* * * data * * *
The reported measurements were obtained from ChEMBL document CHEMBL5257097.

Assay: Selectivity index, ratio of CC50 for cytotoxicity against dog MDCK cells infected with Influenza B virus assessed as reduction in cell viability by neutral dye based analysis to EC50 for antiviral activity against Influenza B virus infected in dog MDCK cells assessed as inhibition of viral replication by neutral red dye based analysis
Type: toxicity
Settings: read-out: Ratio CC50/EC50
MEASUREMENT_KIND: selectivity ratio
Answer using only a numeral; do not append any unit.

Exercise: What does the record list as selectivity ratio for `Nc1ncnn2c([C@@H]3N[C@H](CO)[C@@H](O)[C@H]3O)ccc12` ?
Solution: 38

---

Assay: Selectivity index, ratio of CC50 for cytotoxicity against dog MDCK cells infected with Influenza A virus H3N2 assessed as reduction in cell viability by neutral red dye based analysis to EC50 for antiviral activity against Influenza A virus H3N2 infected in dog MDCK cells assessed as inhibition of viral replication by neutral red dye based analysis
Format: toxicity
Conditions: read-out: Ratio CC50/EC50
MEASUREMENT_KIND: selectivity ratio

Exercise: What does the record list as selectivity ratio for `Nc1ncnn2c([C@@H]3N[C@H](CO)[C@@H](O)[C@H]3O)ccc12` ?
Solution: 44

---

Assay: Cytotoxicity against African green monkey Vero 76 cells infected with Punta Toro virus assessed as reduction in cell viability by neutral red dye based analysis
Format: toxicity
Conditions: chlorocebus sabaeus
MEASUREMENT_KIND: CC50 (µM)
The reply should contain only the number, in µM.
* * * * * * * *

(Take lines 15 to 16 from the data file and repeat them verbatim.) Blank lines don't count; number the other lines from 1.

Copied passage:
Solution: 44

---